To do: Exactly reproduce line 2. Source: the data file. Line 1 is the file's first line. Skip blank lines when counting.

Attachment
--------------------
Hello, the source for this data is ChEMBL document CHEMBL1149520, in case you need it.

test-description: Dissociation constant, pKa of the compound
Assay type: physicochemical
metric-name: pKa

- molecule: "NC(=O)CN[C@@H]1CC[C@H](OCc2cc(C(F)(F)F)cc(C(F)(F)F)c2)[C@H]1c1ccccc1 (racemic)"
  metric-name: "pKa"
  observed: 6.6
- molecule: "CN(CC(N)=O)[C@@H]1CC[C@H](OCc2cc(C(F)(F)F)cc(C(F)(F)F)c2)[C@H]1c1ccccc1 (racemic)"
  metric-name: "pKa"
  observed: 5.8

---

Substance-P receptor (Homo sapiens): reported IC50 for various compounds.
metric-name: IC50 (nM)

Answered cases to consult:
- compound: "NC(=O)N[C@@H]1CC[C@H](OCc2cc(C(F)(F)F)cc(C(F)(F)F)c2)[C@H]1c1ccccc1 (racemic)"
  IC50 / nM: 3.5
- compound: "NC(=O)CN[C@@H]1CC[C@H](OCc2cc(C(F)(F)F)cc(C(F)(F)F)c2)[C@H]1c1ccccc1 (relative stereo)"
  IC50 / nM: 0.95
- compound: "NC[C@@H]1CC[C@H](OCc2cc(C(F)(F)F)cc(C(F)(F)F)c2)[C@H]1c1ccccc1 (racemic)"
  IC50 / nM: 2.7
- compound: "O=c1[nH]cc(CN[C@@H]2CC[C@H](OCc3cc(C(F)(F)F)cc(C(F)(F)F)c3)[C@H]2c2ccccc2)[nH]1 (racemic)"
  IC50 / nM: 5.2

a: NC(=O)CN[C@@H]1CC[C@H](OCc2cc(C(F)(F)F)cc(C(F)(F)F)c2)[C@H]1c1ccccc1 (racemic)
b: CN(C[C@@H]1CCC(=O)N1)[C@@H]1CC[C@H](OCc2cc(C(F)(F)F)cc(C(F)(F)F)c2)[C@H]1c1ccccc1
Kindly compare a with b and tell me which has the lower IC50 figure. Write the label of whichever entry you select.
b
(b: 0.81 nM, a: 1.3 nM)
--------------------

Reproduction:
test-description: Dissociation constant, pKa of the compound